Drawing [‘68] is one of a group of fourteen works in pencil and oil pastel in Tate’s collection (T12222–T12235) by the abstract artist Jeremy Moon. This drawing comprises a grid defined in yellow lines that forms an uneven quadrilateral. Some of the twenty-six spaces between the grid lines are coloured red and black, others are left uncoloured. An imagined diagonal line of symmetry that cuts across the form creates the illusion that the lower part of the quadrilateral mirrors the upper part.
Drawings formed a very significant part of Moon’s output and Tate’s examples, produced between 1967 and 1973, date from the latter part of the artist’s short career. Moon was one of a generation of British abstract painters that emerged in the early 1960s and included Robyn Denny (born 1930) and John Hoyland (born 1934). Their work, which owed much to American Hard-Edge and Colour Field painting, was large scale, colourful and rigorously non representational. Despite their small size, Moon’s drawings share many of the concerns of his paintings, in terms of their treatment of space, colour and form. The simplified blocks, grids and stripes that characterise T12222–T12235 also occur in the works on canvas, including the early painting Trellis 1962 (T01841), and Untitled 2/72 1972 (T02052).
However, in the drawings, Moon deployed loosely defined forms with lines that are softened by the use of pastels, making them distinct from the more strictly geometric shapes and sharp edges that characterise his paintings. Writing in 1976, artist Barry Martin commented:
Against the needle-sharp concentration [Moon’s] paintings appeared to have required, his small, freely executed pastel drawings come as something of a shock. These exquisite works are diametrically different from the paintings. Different because the small sketches served the purpose of extending the artist’s visualization of painting ... Broadly placed, the marks are often overlaid by others of another hue giving the shapes and lines a broken, rugged appearance and allowing colours to ‘bleed’ one to another.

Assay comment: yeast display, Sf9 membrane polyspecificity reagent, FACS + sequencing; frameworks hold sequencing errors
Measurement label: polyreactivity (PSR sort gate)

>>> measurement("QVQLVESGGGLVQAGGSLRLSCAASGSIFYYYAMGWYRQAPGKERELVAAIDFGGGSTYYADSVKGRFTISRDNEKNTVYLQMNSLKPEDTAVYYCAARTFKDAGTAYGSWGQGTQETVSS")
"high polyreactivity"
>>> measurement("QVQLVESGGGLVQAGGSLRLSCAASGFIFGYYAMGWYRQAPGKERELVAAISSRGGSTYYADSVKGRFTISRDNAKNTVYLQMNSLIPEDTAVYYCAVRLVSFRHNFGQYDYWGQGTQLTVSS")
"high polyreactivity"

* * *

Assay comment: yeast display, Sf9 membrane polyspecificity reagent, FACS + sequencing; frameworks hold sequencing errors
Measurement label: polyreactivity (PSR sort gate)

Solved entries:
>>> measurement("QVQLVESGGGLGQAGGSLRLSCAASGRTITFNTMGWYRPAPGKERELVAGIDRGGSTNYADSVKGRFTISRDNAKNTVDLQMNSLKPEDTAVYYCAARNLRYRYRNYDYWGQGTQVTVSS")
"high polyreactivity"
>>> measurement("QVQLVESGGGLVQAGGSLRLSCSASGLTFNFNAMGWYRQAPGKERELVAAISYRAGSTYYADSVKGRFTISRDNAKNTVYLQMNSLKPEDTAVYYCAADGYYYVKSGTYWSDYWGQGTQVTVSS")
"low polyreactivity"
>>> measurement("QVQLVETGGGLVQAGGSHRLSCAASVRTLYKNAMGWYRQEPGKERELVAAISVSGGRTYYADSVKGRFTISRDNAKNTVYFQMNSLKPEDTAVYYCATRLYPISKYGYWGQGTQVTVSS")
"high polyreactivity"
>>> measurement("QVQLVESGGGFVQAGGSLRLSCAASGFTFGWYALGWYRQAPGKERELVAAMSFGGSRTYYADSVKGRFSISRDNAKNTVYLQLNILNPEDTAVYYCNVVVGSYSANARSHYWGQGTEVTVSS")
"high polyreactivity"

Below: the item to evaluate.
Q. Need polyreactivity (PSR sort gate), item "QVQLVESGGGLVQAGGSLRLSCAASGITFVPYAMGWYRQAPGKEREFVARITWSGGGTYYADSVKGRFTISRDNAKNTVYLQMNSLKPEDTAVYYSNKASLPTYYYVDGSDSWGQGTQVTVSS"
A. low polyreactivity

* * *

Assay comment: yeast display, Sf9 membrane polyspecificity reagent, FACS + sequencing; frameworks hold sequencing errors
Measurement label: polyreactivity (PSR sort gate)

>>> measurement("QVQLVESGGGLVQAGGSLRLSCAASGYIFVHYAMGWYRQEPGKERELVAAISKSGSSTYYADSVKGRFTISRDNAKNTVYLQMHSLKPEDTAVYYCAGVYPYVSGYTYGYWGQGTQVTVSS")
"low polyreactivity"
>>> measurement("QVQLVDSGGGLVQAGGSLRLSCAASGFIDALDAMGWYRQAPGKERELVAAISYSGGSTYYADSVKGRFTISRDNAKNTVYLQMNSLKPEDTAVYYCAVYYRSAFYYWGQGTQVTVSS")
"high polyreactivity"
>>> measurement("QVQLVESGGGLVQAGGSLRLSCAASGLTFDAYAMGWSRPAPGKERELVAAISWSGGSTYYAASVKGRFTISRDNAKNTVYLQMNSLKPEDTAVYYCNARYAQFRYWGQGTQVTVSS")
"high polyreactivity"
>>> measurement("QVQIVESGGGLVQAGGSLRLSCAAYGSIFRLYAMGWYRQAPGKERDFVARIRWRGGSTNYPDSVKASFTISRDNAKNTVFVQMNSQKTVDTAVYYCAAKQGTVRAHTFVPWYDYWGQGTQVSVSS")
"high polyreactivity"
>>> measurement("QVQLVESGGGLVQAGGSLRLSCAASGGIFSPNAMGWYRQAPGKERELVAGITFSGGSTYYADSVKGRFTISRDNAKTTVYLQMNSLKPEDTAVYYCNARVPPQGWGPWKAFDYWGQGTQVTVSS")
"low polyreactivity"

Moon’s working practice was methodical and most of the drawings are dated. He signed T12223 and recorded the year of execution along the lower right edge of the support, but he often inscribed drawings with a month and day as well as a year. Some of the drawings in this group have only recently been rediscovered. They were filed by Moon in his studio, and then remained undisturbed there for some thirty years following his death in a motorcycle accident in 1973.
Barry Martin, ‘Jeremy Moon Retrospective’, Studio International, vol.191, no.981, May/June 1976, pp.300–1.
Jeremy Moon – A Retrospective, exhibition catalogue, Arts Council, London 2001.
Janet MacKenzie, ‘Mr Jeremy Moon Experiments. Jeremy Moon: Drawings and Collage,’ Studio International, May 2005, http://www.studio-international.co.uk/search/index.asp
, accessed 30 July 2009.